Meanwhile, Olivier waits for the practice to end. He pushes the soccer balls into a corner of the goal. He talks briefly on his cell phone. If a parent of one of the other players arrives he talks to them. You suspect he's lonely. Sometimes, he wears dark, wrap-around sunglasses. As though to say, "I'm Bobby's nanny and I'm armed and sort of dangerous in a way...."

Yes, so Olivier is part bodyguard. Bobby could be kidnapped after all. It's happened in this city. There was that boy that was 7 or 8, kidnapped from a bus stop, and then eight years later he got free. It could happen, although with Bobby, you get the sense he could see it coming. He would struggle. He's tuned in to what might happen to him. He's been warned that his priviledge makes him a target.

And so Olivier has a grand purpose. Not just the mundane, especially when Bobby's mother offers his services, say to pick up other kids to go to practice. She will write in an email, "Okay, have him stand on the northeast corner of Presidio and Sacramento and look for Olivier in my gold Lexus."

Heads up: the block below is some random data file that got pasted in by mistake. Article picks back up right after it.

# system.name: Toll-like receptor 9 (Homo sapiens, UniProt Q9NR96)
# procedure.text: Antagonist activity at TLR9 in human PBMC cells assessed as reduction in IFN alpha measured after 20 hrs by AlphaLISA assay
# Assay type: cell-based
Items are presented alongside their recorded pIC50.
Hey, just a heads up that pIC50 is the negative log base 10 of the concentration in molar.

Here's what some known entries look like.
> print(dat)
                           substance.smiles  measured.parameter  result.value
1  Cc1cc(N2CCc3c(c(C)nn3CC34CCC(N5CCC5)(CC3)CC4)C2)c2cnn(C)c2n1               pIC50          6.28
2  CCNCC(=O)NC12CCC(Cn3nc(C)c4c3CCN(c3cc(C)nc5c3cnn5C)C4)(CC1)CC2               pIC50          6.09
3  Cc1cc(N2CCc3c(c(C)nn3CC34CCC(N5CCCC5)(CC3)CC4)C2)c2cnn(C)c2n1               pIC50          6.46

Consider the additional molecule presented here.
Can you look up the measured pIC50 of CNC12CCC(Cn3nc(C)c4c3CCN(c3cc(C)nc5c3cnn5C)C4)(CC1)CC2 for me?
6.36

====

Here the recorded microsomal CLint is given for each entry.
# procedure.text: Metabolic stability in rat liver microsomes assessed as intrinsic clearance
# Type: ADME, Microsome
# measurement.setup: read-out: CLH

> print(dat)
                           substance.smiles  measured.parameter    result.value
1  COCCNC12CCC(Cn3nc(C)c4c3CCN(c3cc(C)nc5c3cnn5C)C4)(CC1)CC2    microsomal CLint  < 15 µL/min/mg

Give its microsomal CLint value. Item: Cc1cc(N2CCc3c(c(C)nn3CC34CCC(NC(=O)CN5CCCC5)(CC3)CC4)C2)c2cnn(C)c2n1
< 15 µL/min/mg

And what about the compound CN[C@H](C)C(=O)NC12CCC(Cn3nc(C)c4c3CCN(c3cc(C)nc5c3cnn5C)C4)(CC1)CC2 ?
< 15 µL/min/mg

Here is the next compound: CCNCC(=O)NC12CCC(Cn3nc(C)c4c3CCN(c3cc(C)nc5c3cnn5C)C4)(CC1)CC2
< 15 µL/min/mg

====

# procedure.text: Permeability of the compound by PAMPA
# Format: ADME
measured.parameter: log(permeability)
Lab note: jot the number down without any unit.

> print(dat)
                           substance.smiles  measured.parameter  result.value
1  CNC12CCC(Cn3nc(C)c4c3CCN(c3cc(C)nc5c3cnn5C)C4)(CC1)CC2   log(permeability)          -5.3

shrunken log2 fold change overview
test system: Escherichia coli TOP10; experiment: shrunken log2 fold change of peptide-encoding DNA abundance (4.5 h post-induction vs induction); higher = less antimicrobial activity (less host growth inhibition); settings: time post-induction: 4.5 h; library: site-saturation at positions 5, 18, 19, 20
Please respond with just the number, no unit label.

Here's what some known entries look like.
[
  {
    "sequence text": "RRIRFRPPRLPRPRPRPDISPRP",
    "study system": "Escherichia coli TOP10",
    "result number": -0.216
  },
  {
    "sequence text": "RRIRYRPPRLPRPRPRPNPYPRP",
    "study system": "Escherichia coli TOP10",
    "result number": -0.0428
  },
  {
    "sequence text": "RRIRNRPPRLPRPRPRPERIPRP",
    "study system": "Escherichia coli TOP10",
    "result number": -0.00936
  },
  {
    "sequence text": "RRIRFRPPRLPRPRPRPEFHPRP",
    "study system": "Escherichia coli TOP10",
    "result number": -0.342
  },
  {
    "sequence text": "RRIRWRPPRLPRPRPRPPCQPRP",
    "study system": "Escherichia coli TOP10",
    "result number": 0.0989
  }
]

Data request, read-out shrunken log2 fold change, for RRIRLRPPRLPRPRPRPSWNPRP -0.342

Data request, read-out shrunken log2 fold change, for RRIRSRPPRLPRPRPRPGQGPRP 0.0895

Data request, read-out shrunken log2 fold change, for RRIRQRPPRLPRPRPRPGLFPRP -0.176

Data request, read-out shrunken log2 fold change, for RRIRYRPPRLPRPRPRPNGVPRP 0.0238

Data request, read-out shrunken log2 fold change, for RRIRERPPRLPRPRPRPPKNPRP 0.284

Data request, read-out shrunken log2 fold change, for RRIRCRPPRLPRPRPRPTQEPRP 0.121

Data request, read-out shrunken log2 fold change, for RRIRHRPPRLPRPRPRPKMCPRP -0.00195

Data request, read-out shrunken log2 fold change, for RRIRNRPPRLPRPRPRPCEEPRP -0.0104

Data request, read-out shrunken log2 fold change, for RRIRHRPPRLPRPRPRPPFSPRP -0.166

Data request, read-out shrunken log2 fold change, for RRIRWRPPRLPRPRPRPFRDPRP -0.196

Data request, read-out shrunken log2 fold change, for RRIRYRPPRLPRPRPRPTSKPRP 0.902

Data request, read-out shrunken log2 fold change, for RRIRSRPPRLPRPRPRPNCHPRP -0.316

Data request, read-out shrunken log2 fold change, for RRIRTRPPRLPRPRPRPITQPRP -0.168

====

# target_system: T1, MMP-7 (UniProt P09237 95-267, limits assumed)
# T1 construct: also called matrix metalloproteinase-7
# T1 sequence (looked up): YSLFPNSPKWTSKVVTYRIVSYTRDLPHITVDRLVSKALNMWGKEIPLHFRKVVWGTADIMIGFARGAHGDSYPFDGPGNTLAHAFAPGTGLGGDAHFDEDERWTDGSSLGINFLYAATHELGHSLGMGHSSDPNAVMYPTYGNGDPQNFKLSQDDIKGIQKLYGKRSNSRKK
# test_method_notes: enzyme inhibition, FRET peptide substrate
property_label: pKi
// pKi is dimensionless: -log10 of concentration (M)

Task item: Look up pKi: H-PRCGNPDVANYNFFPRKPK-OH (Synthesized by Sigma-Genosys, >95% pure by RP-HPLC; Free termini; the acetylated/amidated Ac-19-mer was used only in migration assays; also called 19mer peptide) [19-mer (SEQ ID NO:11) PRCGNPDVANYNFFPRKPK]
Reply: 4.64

May 2, 2008

A Clean, Well Heated Room

At the Crown Plaza down the peninsula, a local Montessori elementary school celebrates its 10th anniversary. The theme tonight is "Vienna" and during the silent auction you are encouraged to waltz. The school director has put up tall gaudy mirrors around the room to suggest elegance in the midst of 'hotelance'. What would you call it? The room holds 350 people, all Chinese tonight, all parents and their children from Burlingame and Hillsborough promenading around the dance floor, girls in white dresses; boys in white shirts and bow ties. The children are all cute in the way children are who seem more like miniature adults. Everyone is smiling. Every parent has a camera. The director is trying to speak but the sound system is poor. The dinner is buffet. People waltz but no one knows the steps. The dancers are stiff. They work from a box step; there’s no whirling, no dervishing. No mistakes. Everything is under control.